A GPS Device — If you don’t have one, then a GPS-enabled device is the natural first selection here. Training and racing with pace will ensure you are running both as hard and as easy as our methodology requires.
Objective #4: Appropriate Volume via Race Camp or Training Camp
Our deliberate focus on training Return On Investment (ROI) and the manipulation of training intensity for results isn’t because we hate volume. Rather, we fear the unspecific nature of volume-oriented training. With at least one year of TeamEN training under your belt, you can begin to explore adding miniature volume periods, or “pops,” into your training routine.
Why Include Volume in Micro Doses?
There’s a benefit to training with volume, but it comes with several different costs.
First, it requires a significant time commitment — several sessions longer than three hours a week can quickly add up — so doing this in a camp environment ensures you can get the work in without making compromises elsewhere such as losing sleep, missing work, etc.
Second, the stress of volume is a very different animal than how we ordinarily have you train. The adaptations come very quickly and tend to last significantly longer than the threshold level work we use to built your peak fitness. As such, we can easily integrate volume into the portions of your season where you are building your endurance.
Third, it allows you to push your mental and physical limits in a safe environment, one from which you can easily recover to continue with your scheduled training.
Note: This is more true with cycling than with running — you should always consult with the coaches before adding significant run volume to your plan.
Beyond the “Standard” Volume — Race Camps & Training Camps
Standard volume is written right into the race preparation portions of your Endurance Nation Half Iron and Ironman training plan. This takes the form of Camp Week — a three day junket that consists of a Race Simulation (Day One), a Long Ride (Day Two) and a Long Run (Day Three). Of course, there are tons of other cool things you can do with your fitness, from charity rides and brevets to running relays and Goofy Challenges, to the epic open water swim. Whatever your flavor of volume, we work closely to make sure it fits the overall plan!
A Race-Specific Camp
Triathlon isn’t about racing…it’s about how you drive that fitness vehicle around the course via proven race execution processes. Our focus on Race Execution is what sets Endurance Nation Ironman Training Camps apart from all others; and our Race Specific camps are a crash course in everything you need to know to be ready for race day. Every training camp includes 5-6 hours of instruction and three solid days of course-specific training. By the time you are done, you will know every inch of the course. You will be confident. You will be prepared. And you will know exactly what to do over the final few weeks to get 100% ready for race day!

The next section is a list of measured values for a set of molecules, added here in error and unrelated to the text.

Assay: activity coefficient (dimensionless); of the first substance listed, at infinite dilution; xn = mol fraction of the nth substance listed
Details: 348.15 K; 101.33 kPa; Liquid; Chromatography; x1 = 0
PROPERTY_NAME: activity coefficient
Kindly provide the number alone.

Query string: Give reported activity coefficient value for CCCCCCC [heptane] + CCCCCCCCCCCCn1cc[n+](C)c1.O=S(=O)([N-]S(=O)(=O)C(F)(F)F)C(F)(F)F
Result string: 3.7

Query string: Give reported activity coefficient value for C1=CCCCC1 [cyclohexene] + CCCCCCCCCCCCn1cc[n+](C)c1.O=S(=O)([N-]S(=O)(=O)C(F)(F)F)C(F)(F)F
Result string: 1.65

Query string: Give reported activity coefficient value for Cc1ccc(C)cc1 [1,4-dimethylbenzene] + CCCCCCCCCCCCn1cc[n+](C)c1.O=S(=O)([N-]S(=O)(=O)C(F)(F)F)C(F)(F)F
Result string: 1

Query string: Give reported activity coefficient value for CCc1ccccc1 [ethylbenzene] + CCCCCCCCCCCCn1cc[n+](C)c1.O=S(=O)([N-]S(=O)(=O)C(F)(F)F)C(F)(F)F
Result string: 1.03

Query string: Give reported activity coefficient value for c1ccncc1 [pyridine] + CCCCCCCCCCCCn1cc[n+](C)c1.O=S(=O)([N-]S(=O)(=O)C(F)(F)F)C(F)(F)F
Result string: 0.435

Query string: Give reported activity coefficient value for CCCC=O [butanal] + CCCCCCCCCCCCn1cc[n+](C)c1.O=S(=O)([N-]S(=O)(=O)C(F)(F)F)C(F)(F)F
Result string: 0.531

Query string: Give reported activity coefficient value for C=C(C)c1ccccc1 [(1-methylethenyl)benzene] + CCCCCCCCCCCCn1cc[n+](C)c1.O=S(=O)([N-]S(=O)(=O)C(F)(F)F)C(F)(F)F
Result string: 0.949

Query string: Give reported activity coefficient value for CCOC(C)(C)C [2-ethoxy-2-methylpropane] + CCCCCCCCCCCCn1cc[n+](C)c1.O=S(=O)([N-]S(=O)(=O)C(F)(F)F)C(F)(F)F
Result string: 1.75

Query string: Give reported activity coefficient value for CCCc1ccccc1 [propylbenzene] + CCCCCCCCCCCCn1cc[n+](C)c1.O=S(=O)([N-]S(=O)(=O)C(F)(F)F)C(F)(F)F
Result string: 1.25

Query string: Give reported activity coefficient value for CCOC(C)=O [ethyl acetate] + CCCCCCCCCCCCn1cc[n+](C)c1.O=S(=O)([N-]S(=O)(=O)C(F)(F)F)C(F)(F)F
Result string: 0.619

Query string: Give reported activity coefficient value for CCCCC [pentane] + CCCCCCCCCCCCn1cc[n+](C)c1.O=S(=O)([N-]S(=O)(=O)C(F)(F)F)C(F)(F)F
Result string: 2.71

Objective #5: Racing to Your Potential
With the knowledge you have gained / earned in your First Year, we begin to push the envelope of actual racing means. If the First Year is about setting limits and reasonable expectations, then your Second Year is about lifting the hood and making some modifications for improvements.
Overall: Confirm Nutrition Plan & Execution
One of the hardest race execution elements to master is your nutrition. After your first year inside Endurance Nation you should have a pretty good idea of what does and doesn’t work for you. In your Second Year the goal is to make sure this is bullet proof — you know what works, you know how to modify it for the heat, you know what to do if you start burping, or even fading.
The Bike: A Reduced “Just Riding Along / JRA” Window
Moving into your Second Year means you have a more intuitive sense of pacing as well as a deeper understanding of how important it is to ride as steady as possible. Because of this, you have the room to reduce the time spent “settling in” at the start of the bike.
The standard do-no-harm guidance for iron-distance events is approximately 90 minutes / up to the first 30 miles. For half iron events, the guidance is approximately the first 30 minutes / up to 10 miles. Now that you are in your Second Year, you can effectively cut that time in half, if not in thirds. So your Ironman JRA time is now a maximum of 45 minutes and could be as short as 30 minutes. And the 70.3 JRA time is a maximum of 15 minutes and could be as short as 10 minutes.
The Run: Racing with Three Metrics
By end of your First Year on the Team, and certainly by midway through your Second Year, you will have significant experience training with the intensity metrics of heart rate, pace, and Rate of Perceived Exertion. And you’ll use this deep knowledge to perform better on race day by making veteran-like decisions: “At a heart rate of 145bpm I’m used to seeing 9:15 pace and it feeling like about a 6 on a scale of 1-10. But now, at mile 14 of IMXX, I’m seeing 150bpm at 9:30 pace but it feels like like a 7. In addition, it’s 85 degrees, my stomach feels like this and my hydration state is that. What should I do?
This is how the Second Year veteran races, with an intimate knowledge of their body gained through their extensive experience with these three metrics.